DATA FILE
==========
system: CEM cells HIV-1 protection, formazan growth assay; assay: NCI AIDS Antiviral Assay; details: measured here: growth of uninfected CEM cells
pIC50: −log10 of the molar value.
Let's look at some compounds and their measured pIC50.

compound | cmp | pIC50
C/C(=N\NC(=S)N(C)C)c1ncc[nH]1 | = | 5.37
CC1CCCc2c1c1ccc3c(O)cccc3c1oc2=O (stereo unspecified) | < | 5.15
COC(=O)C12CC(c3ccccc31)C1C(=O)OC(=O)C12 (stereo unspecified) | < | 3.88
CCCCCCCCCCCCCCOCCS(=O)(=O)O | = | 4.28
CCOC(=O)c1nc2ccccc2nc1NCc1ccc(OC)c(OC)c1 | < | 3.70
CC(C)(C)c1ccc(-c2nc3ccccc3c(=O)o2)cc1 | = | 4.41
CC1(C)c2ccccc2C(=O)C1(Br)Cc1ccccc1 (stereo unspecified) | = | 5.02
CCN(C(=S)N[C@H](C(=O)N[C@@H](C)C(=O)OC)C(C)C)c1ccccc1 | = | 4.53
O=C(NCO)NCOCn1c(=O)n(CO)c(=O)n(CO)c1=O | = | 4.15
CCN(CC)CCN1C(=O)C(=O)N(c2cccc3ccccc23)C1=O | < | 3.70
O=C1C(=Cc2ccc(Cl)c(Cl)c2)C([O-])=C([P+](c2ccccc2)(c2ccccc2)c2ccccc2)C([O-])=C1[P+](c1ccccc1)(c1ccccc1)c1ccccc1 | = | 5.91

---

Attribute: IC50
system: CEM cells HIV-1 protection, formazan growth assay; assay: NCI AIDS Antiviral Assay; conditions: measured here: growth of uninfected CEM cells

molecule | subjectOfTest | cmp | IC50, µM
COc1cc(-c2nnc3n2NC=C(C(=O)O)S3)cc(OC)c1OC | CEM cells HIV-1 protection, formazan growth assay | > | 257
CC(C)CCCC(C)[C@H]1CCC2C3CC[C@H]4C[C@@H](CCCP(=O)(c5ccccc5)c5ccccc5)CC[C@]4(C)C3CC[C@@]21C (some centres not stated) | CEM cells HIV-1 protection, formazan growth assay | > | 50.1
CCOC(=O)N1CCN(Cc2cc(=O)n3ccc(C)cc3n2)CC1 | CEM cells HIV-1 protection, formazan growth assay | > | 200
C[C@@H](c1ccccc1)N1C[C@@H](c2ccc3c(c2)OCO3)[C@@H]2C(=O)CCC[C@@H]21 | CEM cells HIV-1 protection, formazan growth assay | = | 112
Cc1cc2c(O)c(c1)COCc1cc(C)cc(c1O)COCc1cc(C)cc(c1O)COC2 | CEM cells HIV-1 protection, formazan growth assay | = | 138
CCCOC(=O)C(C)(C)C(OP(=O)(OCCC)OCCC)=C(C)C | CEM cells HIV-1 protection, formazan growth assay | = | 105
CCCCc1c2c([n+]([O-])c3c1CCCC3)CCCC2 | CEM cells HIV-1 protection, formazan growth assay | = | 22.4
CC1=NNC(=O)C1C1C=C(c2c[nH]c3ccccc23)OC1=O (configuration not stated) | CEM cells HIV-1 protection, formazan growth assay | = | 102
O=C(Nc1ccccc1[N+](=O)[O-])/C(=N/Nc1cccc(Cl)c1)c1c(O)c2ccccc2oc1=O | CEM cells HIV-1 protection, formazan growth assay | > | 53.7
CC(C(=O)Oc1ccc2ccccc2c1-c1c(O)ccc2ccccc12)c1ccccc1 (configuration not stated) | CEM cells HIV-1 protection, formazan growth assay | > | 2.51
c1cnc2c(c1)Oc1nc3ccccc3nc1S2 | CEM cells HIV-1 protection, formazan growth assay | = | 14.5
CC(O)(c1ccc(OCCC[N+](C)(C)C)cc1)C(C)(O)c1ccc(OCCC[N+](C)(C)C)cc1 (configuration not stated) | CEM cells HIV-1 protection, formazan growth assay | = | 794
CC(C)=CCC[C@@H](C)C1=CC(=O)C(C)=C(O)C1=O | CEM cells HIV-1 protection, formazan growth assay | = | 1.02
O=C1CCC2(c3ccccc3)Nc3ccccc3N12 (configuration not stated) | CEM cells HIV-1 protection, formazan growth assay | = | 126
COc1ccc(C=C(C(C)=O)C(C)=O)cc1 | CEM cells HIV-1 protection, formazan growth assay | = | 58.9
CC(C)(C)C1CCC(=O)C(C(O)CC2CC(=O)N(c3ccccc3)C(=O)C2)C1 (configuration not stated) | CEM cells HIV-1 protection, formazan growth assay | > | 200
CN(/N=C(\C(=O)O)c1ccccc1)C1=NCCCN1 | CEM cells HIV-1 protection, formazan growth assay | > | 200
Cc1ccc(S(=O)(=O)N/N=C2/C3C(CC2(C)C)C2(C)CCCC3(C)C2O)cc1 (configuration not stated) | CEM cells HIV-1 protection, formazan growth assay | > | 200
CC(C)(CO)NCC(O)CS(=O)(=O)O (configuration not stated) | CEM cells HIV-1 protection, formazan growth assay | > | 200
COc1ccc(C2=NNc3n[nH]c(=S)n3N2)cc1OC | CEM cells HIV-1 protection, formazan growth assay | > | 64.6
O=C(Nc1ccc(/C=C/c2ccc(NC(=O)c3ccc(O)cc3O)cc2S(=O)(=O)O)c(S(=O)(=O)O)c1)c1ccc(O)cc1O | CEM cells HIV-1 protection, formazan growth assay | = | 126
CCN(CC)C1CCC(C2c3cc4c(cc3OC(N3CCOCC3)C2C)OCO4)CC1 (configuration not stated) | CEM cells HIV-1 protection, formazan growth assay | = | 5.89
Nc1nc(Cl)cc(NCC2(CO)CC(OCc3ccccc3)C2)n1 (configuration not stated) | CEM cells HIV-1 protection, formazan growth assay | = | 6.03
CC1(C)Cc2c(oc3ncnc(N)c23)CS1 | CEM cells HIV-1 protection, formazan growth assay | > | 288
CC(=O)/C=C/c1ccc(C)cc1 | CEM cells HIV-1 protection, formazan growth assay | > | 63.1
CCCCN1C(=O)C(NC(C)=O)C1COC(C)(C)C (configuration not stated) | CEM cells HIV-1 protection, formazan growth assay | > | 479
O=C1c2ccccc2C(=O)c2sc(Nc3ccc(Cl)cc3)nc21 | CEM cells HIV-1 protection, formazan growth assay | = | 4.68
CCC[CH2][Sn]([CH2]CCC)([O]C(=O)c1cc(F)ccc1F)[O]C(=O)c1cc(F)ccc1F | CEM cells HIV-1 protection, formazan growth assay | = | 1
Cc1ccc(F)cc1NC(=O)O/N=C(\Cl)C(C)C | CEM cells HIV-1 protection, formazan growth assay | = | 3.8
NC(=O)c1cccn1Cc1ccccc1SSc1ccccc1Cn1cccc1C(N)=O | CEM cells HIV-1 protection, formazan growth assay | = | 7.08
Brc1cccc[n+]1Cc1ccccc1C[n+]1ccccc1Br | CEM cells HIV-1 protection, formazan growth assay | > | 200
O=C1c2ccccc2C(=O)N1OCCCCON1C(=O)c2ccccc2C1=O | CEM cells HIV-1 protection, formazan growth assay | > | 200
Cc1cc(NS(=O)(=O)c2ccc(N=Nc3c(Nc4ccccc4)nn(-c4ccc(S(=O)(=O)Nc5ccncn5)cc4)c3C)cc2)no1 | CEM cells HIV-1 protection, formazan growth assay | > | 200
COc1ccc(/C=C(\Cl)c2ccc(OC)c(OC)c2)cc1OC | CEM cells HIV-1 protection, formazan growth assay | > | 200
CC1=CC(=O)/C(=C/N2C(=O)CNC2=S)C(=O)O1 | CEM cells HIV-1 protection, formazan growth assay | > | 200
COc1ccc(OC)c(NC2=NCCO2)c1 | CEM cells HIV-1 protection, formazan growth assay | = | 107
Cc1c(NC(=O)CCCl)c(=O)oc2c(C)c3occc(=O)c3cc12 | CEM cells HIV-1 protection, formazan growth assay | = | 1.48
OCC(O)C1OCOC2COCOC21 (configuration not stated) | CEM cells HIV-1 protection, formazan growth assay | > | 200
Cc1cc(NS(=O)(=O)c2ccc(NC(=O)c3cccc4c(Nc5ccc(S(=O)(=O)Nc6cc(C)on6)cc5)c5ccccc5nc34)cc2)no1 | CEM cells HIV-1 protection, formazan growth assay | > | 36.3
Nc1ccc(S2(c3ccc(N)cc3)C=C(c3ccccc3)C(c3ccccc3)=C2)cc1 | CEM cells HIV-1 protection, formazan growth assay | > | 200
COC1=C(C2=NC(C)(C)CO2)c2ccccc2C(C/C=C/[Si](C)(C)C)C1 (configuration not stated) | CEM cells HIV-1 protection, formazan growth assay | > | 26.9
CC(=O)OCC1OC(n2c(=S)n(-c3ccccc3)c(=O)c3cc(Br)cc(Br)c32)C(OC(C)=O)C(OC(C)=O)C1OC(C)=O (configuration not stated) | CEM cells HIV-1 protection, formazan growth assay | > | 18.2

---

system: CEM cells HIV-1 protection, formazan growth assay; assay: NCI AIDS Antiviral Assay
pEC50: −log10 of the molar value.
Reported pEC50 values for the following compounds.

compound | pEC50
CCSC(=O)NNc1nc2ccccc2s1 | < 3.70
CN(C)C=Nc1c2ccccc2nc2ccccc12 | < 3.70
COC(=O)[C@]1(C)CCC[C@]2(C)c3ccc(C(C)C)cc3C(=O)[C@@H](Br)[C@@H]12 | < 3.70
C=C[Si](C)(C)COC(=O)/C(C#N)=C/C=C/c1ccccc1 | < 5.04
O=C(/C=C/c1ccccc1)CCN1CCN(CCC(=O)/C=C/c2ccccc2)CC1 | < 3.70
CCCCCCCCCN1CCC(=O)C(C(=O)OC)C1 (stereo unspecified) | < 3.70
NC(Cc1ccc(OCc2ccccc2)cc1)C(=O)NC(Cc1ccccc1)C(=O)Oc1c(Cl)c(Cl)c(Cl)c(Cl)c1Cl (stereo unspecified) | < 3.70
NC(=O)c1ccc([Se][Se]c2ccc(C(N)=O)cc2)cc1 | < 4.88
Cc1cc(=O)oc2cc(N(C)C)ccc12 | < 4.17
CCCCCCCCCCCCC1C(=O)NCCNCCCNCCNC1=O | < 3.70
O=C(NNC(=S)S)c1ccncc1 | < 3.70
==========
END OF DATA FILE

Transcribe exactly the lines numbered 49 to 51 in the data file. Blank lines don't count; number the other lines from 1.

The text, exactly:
NC(=O)c1cccn1Cc1ccccc1SSc1ccccc1Cn1cccc1C(N)=O | CEM cells HIV-1 protection, formazan growth assay | = | 7.08
Brc1cccc[n+]1Cc1ccccc1C[n+]1ccccc1Br | CEM cells HIV-1 protection, formazan growth assay | > | 200
O=C1c2ccccc2C(=O)N1OCCCCON1C(=O)c2ccccc2C1=O | CEM cells HIV-1 protection, formazan growth assay | > | 200